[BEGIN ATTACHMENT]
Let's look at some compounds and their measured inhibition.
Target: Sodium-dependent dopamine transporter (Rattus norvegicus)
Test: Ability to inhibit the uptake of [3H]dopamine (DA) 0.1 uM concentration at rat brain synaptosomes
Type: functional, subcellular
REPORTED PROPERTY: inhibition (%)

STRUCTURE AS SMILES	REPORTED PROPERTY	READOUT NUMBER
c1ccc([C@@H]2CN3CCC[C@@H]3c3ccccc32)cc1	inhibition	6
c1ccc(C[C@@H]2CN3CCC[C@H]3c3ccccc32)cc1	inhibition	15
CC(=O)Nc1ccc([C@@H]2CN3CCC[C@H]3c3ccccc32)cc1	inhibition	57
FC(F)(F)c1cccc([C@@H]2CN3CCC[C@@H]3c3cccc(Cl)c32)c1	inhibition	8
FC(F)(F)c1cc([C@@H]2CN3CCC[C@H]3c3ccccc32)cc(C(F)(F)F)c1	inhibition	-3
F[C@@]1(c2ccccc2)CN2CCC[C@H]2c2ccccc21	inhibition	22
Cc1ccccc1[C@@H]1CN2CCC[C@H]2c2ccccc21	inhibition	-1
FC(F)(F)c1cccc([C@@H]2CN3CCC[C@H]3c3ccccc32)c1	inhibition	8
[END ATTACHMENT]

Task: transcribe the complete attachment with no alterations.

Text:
Let's look at some compounds and their measured inhibition.
Target: Sodium-dependent dopamine transporter (Rattus norvegicus)
Test: Ability to inhibit the uptake of [3H]dopamine (DA) 0.1 uM concentration at rat brain synaptosomes
Type: functional, subcellular
REPORTED PROPERTY: inhibition (%)

STRUCTURE AS SMILES	REPORTED PROPERTY	READOUT NUMBER
c1ccc([C@@H]2CN3CCC[C@@H]3c3ccccc32)cc1	inhibition	6
c1ccc(C[C@@H]2CN3CCC[C@H]3c3ccccc32)cc1	inhibition	15
CC(=O)Nc1ccc([C@@H]2CN3CCC[C@H]3c3ccccc32)cc1	inhibition	57
FC(F)(F)c1cccc([C@@H]2CN3CCC[C@@H]3c3cccc(Cl)c32)c1	inhibition	8
FC(F)(F)c1cc([C@@H]2CN3CCC[C@H]3c3ccccc32)cc(C(F)(F)F)c1	inhibition	-3
F[C@@]1(c2ccccc2)CN2CCC[C@H]2c2ccccc21	inhibition	22
Cc1ccccc1[C@@H]1CN2CCC[C@H]2c2ccccc21	inhibition	-1
FC(F)(F)c1cccc([C@@H]2CN3CCC[C@H]3c3ccccc32)c1	inhibition	8